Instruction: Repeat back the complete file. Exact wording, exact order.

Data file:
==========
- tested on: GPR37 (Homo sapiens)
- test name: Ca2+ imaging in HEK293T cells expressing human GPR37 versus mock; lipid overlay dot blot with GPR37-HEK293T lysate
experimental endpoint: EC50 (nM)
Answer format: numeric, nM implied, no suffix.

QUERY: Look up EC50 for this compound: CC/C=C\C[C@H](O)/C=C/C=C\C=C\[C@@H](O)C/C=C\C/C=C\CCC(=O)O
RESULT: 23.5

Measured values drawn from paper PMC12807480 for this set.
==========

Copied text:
- tested on: GPR37 (Homo sapiens)
- test name: Ca2+ imaging in HEK293T cells expressing human GPR37 versus mock; lipid overlay dot blot with GPR37-HEK293T lysate
experimental endpoint: EC50 (nM)
Answer format: numeric, nM implied, no suffix.

QUERY: Look up EC50 for this compound: CC/C=C\C[C@H](O)/C=C/C=C\C=C\[C@@H](O)C/C=C\C/C=C\CCC(=O)O
RESULT: 23.5

Measured values drawn from paper PMC12807480 for this set.